Phyllida Barlow: The sculptor on splodges, what she learnt from her mother – and not teaching the YBAs

I've been called 'the mistress of the splodge' [in recognition of her preference for sculpting rounded works], which I rather like. But even when critics are rude they have revealed things about my work that's accurate. [The Sunday Times art critic] Waldemar Januszczak once described a piece [for a show at the Serpentine Gallery, in 2010] as like snot thrown on the wall. But I think the disgustingness of a spillage or a splodge has its own beauty, and fascinates me.

I have a dread of authority and sculpture can be horrendously authoritarian; the upright tower or monument that declares itself very didactically, occupying space that could otherwise be occupied by a human. So my work is about creating amorphous, fat, anti-monumental structures [using low-grade materials].

The western world is as monument crazy as the dictatorships I often think there's a strange paradox there in that, though they may take a different visual form, both are coming from a highly individualistic place, supposedly celebrating their own endeavours and positions with incredible displays, which is where I think the circle meets.

Growing up in post-war britain gave me a great insight into making things I wouldn't want to sentimentalise the period, but when you're thrown on your own devices, things can happen: I remember my mother demonstrating how to make dolls' house furniture out of matchboxes and conkers – using what's around to make what you wanted. That had a big impact on me.

I don't miss anything about teaching [Barlow was a professor of art for more than 40 years, most recently at the Slade School of Art, London, until 2009]. I enjoyed seeing work produced by students, but the higher up the ladder I went, into administration, the more out of depth I was.

I never taught Martin Creed, Rachel Whiteread or Douglas Gordon [all Turner-Prize winning artists who studied at the Slade]. So when Martin said recently that I was the best teacher who never taught him, it was a relief as I felt my role [as teacher to the YBAs] in the press had got out of control: it was embarrassing meeting these people who were probably thinking, why is she using my name?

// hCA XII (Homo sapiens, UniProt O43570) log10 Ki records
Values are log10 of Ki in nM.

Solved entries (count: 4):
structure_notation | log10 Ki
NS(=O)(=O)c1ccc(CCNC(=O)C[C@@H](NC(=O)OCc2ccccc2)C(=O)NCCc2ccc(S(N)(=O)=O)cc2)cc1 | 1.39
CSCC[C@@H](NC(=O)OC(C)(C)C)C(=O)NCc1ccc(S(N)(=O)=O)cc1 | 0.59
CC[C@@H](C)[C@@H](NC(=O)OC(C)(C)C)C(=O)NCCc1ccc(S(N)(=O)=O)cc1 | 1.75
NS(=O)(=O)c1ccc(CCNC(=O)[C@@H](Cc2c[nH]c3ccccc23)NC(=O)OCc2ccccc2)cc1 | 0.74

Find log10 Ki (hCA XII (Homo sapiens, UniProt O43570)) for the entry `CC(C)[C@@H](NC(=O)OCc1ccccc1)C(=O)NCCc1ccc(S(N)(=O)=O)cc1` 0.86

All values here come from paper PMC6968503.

I'm finally fulfilling my ambition I've always been busy as an artist, generating things, but right now I've never been busier with shows for museums and the private sector [including recent installation Dock14 at Tate Britain], and it feels exhilarating. I wasn't ready 10 to 15 years ago to do that, but when you get older you finally don't mind if you make a fool of yourself.

Being an artist is a great age leveller All the questions I have – who the work is for, where is it going, whether we always need an audience etc – seem like universal questions, whether someone is my age or 19, and I find that very moving.

You can't rely on other people or institution If you want to do something, it's up to you to get on and do it. Yet today there seems to be an expectation [among students] that magic can be worked because, say, you go to [Central] Saint Martins. I'm not putting down Saint Martins, but 90 per cent of ambition needs to come from ourselves.

I am an addict when it comes to eating cake. But I don't drink much or take drugs. Mostly it's pretty ordinary homemade cakes, from recipes remembered from my mother.

Barlow, 70, is a sculptor. Her latest exhibition, Fifty Years of Drawings, runs from Friday until 26 July at Hauser & Wirth,

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